Family Law Unit: Court delays, inaccessibility, and a lack of information threatened our vulnerable clients, most of whom are survivors of family violence, when Family Court closed in March 2020. From advocating directly with the courts to creating templates for self-represented litigants, FLU implemented creative solutions to ensure that low-income families were able to access justice through the court system. When the Family Court’s Help Center closed at the start of the pandemic, FLU worked to fill that gap by engaging Philadelphia VIP, an agency that recruits, trains, and supports volunteer attorneys. With the help of VIP, FLU was able to create a program providing free, 30-minute phone consultations to families who needed help drafting custody pleadings. FLU also collaborated with a coalition of domestic violence organizations in Philadelphia to create a shared resource document to ensure the greatest numbers of survivors had access to critical information.
Pennsylvania Farmworker Project: Before the pandemic hit, PFP regularly visited workers living in close quarters in their employer-provided housing. Because of PFP’s location in Philadelphia, a densely populated urban area where the disease was spreading fast, we made the difficult decision to halt these trips. We quickly pivoted to outreach via media and social media, hosting virtual know-your-rights presentations and connecting with new partners, including service providers in counties that we do not visit often, broadening our outreach to areas of Western Pennsylvania where we hadn’t formerly engaged. Still, we knew there were isolated workers on the ground—particularly the older and less tech-savvy individuals— who we might not reach that way. To address this problem, we strengthened our partnerships with rural non-profits and community groups to collaborate on information-sharing and referrals.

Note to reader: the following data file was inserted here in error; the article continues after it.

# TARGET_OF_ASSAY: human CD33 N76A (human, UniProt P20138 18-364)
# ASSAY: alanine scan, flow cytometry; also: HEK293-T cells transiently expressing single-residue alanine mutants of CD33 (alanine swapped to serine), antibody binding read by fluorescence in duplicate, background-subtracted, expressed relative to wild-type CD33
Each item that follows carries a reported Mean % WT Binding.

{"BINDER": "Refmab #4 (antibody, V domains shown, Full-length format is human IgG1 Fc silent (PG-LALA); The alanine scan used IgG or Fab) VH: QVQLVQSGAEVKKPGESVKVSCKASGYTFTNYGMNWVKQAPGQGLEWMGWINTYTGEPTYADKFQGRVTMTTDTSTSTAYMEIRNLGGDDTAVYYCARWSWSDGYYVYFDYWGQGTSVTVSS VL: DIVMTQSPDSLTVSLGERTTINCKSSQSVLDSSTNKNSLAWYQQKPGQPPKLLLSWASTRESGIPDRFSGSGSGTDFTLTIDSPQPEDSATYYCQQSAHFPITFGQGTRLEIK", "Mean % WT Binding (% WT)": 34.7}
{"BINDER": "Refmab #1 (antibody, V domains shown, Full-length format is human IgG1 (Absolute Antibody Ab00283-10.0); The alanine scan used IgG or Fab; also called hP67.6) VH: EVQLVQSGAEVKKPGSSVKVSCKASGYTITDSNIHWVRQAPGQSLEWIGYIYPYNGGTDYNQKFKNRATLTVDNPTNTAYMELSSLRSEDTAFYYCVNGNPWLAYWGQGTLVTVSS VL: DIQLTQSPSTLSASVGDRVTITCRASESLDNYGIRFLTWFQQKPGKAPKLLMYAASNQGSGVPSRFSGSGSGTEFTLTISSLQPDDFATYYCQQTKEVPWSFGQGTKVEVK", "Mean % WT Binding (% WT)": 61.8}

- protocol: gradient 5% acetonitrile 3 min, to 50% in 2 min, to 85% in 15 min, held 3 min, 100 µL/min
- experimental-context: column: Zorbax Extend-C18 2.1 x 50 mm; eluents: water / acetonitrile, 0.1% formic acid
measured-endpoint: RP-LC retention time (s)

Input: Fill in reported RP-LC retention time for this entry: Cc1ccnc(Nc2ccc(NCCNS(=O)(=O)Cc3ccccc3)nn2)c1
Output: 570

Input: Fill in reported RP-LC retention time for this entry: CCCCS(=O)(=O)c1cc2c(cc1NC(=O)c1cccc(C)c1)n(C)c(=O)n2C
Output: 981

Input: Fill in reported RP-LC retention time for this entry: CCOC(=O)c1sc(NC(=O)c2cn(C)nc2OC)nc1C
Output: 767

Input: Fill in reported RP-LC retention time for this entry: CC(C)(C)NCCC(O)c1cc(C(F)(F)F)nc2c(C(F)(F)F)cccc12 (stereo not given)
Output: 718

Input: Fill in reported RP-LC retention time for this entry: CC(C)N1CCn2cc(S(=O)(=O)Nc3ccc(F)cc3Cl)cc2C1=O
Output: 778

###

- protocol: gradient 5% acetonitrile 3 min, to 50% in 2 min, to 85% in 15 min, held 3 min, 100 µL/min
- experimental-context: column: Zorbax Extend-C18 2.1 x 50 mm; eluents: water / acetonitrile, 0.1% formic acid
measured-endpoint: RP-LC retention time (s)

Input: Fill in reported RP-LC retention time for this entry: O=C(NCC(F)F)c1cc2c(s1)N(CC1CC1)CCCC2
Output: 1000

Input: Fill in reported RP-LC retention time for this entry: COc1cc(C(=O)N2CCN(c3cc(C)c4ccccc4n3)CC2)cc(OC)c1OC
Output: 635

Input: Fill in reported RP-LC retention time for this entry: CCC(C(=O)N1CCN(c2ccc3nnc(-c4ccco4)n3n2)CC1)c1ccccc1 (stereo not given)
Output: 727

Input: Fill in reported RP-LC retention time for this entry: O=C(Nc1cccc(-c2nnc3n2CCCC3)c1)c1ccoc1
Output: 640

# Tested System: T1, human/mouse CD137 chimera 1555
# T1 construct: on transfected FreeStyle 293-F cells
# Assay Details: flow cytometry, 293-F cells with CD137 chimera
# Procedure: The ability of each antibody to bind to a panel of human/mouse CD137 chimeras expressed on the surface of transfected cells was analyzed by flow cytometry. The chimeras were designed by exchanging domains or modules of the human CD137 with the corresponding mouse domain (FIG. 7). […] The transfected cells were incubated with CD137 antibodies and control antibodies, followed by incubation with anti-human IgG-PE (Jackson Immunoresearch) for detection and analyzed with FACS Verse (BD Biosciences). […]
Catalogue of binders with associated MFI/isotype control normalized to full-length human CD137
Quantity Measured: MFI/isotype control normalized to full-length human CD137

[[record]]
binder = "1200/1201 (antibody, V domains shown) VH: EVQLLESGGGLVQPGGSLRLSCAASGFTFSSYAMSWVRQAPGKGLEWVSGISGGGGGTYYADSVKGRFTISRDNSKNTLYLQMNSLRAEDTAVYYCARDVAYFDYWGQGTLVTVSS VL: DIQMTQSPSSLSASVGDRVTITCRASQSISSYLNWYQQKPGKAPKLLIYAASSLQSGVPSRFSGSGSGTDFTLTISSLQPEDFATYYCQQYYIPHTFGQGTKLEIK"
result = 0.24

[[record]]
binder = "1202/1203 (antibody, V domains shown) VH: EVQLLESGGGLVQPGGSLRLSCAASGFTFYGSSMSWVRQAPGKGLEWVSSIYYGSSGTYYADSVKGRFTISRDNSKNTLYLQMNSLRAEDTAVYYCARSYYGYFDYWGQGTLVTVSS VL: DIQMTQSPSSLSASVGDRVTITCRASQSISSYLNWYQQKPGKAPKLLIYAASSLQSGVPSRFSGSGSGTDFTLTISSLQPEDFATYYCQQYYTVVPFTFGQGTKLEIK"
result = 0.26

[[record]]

Medical-Legal Community Partnership: Our MLCP aims to promote health equity by finding civil legal solutions to the social, economic, and environmental factors contributing to toxic stress and poor health. When the pandemic forced our staff out of our partner health centers, our advocates adjusted by leaning into telework, including daily patient case review with our health partners, to stay engaged. Our staff also increased the frequency of check-ins with existing patients and found creative ways to encourage new patient referrals, like explainer videos and weekly resource guides. These efforts allowed our MLCP to serve as an essential lifeline for patients with unmet legal needs stemming from the social and economic fallout of pandemic, such as accessing social security and unemployment benefits. In the midst of the pandemic, Health Partners Plans, a non-profit health maintenance organization which provides Medicaid, Medicare and Children’s Health Insurance Plan (CHIP) to central and southeastern Pennsylvania residents, funded a new MLCP site at Maria de los Santos Health Center making it possible for us to extend access to the Latinx community.
Taxpayer Support Clinic: When stimulus payments became available, it was virtually impossible for taxpayers to contact the IRS by phone, leaving taxpayers confused and frustrated. Our Taxpayer Support Clinic hosted Facebook lives and shared educational materials to ensure people knew their eligibility. Through intentional outreach to at-risk populations, we made sure that everyone—such as people experiencing homelessness, non-English speakers, and older retired folks—knew how to receive their payments.